Edmunds, who also is working to enhance his menu, said he flirted with the idea of franchising about five years ago. He said he isn't against it, but providing franchisees with the same growth opportunities he's had in building the business is hard when the margins are already so thin.
“The model alone negates that,” he said, citing franchise fees and royalties that take a percentage of gross sales off the top.
The average gross sales per restaurant for Arooga's ranges between $2.2 million and $2.8 million, depending on size, according to the chain's franchise disclosure documents.
By spending less capital and generating a constant share of sales from each new store through franchising, the partners will be able to invest even more in the brand, Huether said. They have been growing the retail side of the business, which includes sauces in grocery stores and gift cards through wholesalers.
The owners also have been on the hunt for real estate, hoping to buy at least 20,000 square feet for a new headquarters, warehouse space and a test kitchen.
Successful chains are the ones that go with change, not against it, Huether said. They are proactive, not reactive, because they invest the time and money into processes that help them with inventory control and a better finished product that took less time to prepare.
“Taking the money you are making and making some reinvestments could be the difference,” he said. “If you are not doing that, you are not growing your business.”
The average Arooga’s Grille House & Sports Bar costs $592,500 to about $1.7 million to open, according to Arooga’s. The draft house model’s initial investment costs range from $362,500 to about $1.1 million. This includes the initial franchise fee, three months’ rent, leasehold improvements, equipment and three months’ working capital for the location.
Arooga’s has a royalty fee of 5 percent of gross sales and 1 percent for brand development in the U.S. The international franchises would pay 6 percent of gross sales and 1.5 percent for brand development.
“It would be a million to multimillion-dollar investment per unit,” said Gary Huether Jr., co-founder of the chain. “Each store will vary on cost, whether they are all new builds or retrofits or the location of them.”
Two left for the Gingerbread Man
Richard Phelan opened the first Gingerbread Man restaurant in Mechanicsburg in June 1973.
He never drank himself, but he liked the casual dining business and wanted to expand.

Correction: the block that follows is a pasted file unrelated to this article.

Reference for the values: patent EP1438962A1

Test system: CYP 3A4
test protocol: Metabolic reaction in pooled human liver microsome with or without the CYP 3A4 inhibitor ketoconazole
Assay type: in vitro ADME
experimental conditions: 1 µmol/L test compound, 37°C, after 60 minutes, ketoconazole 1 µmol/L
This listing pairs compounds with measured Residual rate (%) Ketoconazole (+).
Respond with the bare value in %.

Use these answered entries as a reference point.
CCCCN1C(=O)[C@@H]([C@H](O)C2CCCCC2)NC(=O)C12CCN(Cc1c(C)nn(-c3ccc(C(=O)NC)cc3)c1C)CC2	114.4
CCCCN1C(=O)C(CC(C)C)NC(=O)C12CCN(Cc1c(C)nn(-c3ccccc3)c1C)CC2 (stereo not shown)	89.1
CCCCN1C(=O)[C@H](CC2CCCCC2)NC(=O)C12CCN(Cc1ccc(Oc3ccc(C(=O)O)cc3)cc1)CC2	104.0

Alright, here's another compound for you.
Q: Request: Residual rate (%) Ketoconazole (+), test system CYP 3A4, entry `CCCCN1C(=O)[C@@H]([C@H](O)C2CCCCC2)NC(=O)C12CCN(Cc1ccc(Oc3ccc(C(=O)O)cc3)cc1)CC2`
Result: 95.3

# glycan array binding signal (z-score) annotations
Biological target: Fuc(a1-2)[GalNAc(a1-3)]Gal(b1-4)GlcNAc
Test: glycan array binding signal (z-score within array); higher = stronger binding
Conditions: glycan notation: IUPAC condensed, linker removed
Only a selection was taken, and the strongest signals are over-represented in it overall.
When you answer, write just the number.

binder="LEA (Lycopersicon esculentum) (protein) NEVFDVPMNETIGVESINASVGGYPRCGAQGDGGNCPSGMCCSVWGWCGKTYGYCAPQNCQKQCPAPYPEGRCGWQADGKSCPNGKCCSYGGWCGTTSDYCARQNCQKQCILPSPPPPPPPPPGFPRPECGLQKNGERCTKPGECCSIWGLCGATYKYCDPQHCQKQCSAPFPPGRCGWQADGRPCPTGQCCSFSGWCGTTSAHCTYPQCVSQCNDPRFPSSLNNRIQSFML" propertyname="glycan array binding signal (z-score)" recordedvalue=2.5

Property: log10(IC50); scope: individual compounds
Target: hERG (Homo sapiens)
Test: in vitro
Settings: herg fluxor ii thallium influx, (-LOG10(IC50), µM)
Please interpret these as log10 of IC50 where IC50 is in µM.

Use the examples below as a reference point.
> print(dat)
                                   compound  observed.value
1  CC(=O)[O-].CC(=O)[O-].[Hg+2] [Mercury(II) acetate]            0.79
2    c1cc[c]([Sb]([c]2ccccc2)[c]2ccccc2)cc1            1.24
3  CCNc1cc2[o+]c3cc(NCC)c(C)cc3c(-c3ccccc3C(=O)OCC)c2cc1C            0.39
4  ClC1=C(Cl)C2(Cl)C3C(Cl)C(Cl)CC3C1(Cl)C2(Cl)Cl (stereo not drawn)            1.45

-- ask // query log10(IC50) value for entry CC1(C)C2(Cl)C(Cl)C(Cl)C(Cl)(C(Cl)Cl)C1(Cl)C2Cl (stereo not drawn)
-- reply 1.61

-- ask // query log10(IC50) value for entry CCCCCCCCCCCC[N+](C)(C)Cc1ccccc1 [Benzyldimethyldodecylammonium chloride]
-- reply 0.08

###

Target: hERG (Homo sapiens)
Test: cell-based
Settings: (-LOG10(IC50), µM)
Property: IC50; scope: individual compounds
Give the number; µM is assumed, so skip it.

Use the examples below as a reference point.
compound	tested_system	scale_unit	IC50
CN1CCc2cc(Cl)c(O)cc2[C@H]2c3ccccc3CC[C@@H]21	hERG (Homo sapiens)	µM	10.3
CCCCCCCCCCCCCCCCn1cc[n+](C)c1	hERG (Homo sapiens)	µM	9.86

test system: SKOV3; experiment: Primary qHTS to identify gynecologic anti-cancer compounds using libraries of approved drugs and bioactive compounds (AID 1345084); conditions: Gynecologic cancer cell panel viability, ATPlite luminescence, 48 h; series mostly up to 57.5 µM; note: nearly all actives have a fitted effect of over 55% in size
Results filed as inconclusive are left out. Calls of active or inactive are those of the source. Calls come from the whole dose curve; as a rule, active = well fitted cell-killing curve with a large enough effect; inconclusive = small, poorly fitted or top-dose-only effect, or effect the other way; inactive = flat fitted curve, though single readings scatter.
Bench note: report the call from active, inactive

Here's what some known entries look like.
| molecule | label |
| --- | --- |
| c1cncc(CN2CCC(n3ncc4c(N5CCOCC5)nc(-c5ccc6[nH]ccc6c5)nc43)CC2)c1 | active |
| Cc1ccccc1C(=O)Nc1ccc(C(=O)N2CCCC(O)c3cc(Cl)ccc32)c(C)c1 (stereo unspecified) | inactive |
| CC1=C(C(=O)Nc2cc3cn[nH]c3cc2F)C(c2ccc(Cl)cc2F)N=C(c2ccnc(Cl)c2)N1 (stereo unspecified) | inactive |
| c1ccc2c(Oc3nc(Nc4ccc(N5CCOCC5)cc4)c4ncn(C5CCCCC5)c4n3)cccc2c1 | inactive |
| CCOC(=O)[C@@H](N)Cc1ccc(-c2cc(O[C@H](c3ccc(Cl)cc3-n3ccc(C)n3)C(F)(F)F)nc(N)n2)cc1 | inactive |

By 1974, he opened a second location in Carlisle.
The concept took off and eventually grew to 19 locations by the end of the 1990s, including five partnerships Phelan established in State College, Altoona, Johnstown, Indiana and Cumberland, Md.
“At the time, we were the (TGI) Friday’s or the Houlihan’s that everyone wanted,” Phelan said. “Everyone was looking for casual dining with atmosphere.”
His brother, Joe, designed them all.
Phelan, who is now retired, said that the family had enough to run by 1999. They didn’t want to grow the brand any larger.
“I had three homes, I lived a wonderful life,” he said. “I didn’t need to have more.”
At his peak, Phelan owned 28 restaurants, including the Gingerbread Man chain.
The cost of running the businesses, especially the liquor licenses, was also a deterrent in Pennsylvania, he said: “That is a big financial commitment to get started.”
Slowly, he started to sell off the local restaurants, which went from Hershey to Shippensburg and Gettysburg. His children maintain ownership of the Carlisle and Mechanicsburg locations.
Phelan never formally franchised the Gingerbread Man concept, although he considered the five aforementioned partnerships to be franchise stores. He collected a percentage of gross sales.
“They liked my name and the brand,” he said. “It was known in Central Pennsylvania and spread west.”
Those restaurants have closed up because of strong locations: Larger companies bought them out.
Pittsburgh’s famous Primanti Bros. is taking over the G-Man in State College — the most recent deal. That location opened in 1984.
“As big companies go into the third- or fourth-tier markets, they are willing to pay for locations. We had a lot of good locations,” Phelan said.
His advice for the growing local chains and franchise restaurants: “You have to change with what’s out there and what the competition is doing.”